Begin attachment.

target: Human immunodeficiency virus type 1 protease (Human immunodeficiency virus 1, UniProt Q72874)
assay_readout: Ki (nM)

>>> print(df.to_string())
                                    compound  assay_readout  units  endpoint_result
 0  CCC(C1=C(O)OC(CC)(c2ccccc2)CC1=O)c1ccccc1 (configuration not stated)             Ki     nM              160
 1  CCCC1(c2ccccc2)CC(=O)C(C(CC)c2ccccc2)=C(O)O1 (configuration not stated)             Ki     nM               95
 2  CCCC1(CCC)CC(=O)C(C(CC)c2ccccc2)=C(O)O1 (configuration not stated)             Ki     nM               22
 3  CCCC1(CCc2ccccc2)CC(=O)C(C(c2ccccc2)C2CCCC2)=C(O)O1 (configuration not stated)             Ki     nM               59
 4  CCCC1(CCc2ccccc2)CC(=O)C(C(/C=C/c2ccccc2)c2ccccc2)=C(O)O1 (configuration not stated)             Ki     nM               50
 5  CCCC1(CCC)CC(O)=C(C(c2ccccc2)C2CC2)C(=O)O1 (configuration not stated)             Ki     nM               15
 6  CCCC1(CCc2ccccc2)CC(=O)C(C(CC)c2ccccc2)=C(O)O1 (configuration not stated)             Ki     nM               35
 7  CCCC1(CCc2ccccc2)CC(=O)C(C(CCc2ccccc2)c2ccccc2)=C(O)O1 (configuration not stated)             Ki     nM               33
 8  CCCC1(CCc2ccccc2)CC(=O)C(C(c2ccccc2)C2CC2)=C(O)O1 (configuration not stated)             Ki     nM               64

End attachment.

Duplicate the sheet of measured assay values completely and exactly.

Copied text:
target: Human immunodeficiency virus type 1 protease (Human immunodeficiency virus 1, UniProt Q72874)
assay_readout: Ki (nM)

>>> print(df.to_string())
                                    compound  assay_readout  units  endpoint_result
 0  CCC(C1=C(O)OC(CC)(c2ccccc2)CC1=O)c1ccccc1 (configuration not stated)             Ki     nM              160
 1  CCCC1(c2ccccc2)CC(=O)C(C(CC)c2ccccc2)=C(O)O1 (configuration not stated)             Ki     nM               95
 2  CCCC1(CCC)CC(=O)C(C(CC)c2ccccc2)=C(O)O1 (configuration not stated)             Ki     nM               22
 3  CCCC1(CCc2ccccc2)CC(=O)C(C(c2ccccc2)C2CCCC2)=C(O)O1 (configuration not stated)             Ki     nM               59
 4  CCCC1(CCc2ccccc2)CC(=O)C(C(/C=C/c2ccccc2)c2ccccc2)=C(O)O1 (configuration not stated)             Ki     nM               50
 5  CCCC1(CCC)CC(O)=C(C(c2ccccc2)C2CC2)C(=O)O1 (configuration not stated)             Ki     nM               15
 6  CCCC1(CCc2ccccc2)CC(=O)C(C(CC)c2ccccc2)=C(O)O1 (configuration not stated)             Ki     nM               35
 7  CCCC1(CCc2ccccc2)CC(=O)C(C(CCc2ccccc2)c2ccccc2)=C(O)O1 (configuration not stated)             Ki     nM               33
 8  CCCC1(CCc2ccccc2)CC(=O)C(C(c2ccccc2)C2CC2)=C(O)O1 (configuration not stated)             Ki     nM               64